Too much talent for South African HE

Nieuws | de redactie
22 januari 2013 | The South African post-apartheid generation has been celebrated widely for its success at their high-school exams. But now they struggle to find their way into a university.

The generation of students born after 1994, when Nelson Mandela became the first black president of South Africa, has difficulties to find their spot in a university. South Africa’s minister for higher education has called for pupils to try their luck in vocational colleges that may lack the prestige of universities, but provide training for qualified workers that the country sorely lacks.

Having more students pass the their high school exam does not necessarily mean that more will get a chance at further study.  Nor does it mean that the general level of students is improving. Some South African education experts say the standards required to pass the exams keep on being lowered.

Admission more competitive

At University of the Witswaterstrand, one of the most selective of the country, every college is full, except for a few spots in the education program. Carol Crosley, who is in charge of admissions, says her school cannot accept more students.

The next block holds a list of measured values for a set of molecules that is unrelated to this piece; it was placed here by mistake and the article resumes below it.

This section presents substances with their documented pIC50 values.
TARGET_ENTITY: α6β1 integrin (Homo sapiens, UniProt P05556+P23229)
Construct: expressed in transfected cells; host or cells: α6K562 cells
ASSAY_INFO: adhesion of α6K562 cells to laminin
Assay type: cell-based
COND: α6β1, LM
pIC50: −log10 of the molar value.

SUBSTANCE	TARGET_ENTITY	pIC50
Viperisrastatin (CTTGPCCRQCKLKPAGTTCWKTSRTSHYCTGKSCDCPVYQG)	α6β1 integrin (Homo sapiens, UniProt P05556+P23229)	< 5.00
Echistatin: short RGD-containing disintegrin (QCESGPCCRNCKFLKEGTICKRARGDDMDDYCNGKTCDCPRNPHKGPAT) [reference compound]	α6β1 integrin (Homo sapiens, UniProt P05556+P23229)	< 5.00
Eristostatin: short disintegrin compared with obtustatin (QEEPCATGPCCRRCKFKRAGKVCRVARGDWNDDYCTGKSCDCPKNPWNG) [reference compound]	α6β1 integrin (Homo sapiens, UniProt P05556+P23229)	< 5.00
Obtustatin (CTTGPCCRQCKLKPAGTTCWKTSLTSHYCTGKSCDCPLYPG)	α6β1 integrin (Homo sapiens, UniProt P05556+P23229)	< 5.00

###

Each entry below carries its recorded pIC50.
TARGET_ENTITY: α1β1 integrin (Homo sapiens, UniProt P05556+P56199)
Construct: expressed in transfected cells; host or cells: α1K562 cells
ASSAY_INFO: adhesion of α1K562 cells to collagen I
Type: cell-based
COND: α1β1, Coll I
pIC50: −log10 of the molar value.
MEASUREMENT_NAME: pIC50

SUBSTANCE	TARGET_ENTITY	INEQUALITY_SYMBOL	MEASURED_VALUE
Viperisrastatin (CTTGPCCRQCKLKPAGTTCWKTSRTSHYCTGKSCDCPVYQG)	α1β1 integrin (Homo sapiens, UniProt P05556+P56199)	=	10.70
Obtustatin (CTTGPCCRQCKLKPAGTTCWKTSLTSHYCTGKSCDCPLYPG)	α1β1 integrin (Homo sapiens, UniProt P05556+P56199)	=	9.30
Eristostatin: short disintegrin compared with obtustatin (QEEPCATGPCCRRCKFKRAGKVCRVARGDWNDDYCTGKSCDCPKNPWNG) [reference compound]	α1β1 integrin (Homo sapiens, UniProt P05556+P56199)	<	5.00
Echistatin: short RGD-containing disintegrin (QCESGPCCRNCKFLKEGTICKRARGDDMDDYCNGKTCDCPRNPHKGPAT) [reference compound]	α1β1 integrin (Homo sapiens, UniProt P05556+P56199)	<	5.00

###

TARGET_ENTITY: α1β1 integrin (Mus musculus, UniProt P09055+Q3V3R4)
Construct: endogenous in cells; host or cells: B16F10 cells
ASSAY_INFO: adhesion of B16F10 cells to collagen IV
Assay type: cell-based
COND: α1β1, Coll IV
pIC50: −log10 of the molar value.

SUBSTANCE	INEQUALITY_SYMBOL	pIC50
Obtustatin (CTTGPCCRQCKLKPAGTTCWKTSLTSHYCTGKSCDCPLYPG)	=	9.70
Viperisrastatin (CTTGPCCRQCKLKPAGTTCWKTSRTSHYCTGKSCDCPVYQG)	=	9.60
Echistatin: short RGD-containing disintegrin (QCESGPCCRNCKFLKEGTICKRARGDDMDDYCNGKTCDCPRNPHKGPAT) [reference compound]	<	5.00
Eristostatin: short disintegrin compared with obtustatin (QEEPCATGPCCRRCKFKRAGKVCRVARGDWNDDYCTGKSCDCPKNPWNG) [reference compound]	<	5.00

“Because we’ve got a static number of spaces available, it becomes that much more competitive.  So, in the past, when students may say they managed to get into, let’s say, engineering with 60 percent for most of their courses, we are finding now that the average student requires 70 percent to get in engineering,” Crosley stated.

Although accessing higher education is increasingly difficult the number of students keeps rising. Minister of Higher Education and Training, Blade Nzimande: “It becomes important to note this point that the growth rate of the university education sector has been at an average of about 5 % per annum over the last five years. The planned growth rate per annum going forward is at about 3%, which is what is required to reach the target of 1.5m enrolments in Higher Education by 2030.”


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